Safeguarding a group of young persons is the act of ensuring that they have the opportunity to achieve their true potential whilst having the right to be protected from abuse neglect or exploitation from anyone including family, friends and any professionals working with them.
The enemy of safeguarding is fear, and, unfortunately, fear runs rampant in our society today. It runs rampant not because the world is truly more dangerous than it was in the past, but because we as a society have generated dangerous myths about dangers. We are afraid bad things might happen if we don’t guard children constantly. We are also afraid what others might say if they see that we are not guarding, pushing, and pulling our children in all the ways that society says we should.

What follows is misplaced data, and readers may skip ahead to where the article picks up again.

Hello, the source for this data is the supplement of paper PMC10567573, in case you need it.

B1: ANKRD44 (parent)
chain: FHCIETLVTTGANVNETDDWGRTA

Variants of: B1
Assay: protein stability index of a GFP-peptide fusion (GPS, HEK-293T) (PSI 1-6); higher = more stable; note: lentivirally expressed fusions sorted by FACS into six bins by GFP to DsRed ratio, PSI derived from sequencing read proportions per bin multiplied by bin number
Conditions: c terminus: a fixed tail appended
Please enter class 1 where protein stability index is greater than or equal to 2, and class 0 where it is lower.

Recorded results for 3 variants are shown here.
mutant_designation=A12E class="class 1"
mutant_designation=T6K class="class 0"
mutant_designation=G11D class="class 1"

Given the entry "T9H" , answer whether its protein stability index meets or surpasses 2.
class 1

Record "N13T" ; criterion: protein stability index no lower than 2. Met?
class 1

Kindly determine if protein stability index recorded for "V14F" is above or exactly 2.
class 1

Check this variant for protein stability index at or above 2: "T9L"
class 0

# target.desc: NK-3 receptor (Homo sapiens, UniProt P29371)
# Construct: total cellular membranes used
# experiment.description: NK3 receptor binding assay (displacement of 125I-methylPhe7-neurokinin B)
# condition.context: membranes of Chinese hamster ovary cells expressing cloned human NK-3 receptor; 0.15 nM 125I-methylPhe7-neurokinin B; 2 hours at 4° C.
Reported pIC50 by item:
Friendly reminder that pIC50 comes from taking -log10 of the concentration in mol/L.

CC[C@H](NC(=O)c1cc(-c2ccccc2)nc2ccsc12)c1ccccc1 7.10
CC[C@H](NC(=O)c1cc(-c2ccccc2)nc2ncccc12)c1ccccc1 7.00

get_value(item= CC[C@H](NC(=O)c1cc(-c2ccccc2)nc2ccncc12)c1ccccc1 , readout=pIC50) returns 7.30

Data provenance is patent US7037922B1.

The teacher’s burden of supervision, without stifling children’s freedom on school outings, is a constant challenge in public places. In recognition of this Kembu have developed a Field Centre that is set in its own secure compound. It consists of a spacious hall equipped with long tables and benches, a classroom, an outdoor amphitheatre, a student’s toilet and shower block, a staff toilet. All this in a beautifully manicured setting.
At Kembu we believe that play, to be safe, must be free play, not coerced, managed, or pushed by adults. Children are highly motivated to play in risky ways, but they are also very good at knowing their own capacities and avoiding risks they are not ready to take, either physically or emotionally. Children know far better than we do what they are ready for. When adults pressure children to take risks they aren’t ready for, the result may be trauma, not thrill. It is a fine line for the outdoor experiential educator to tread, but the aim is to give skills and experiences that might enable youngsters to embrace the freedom we try to give them in a responsible way.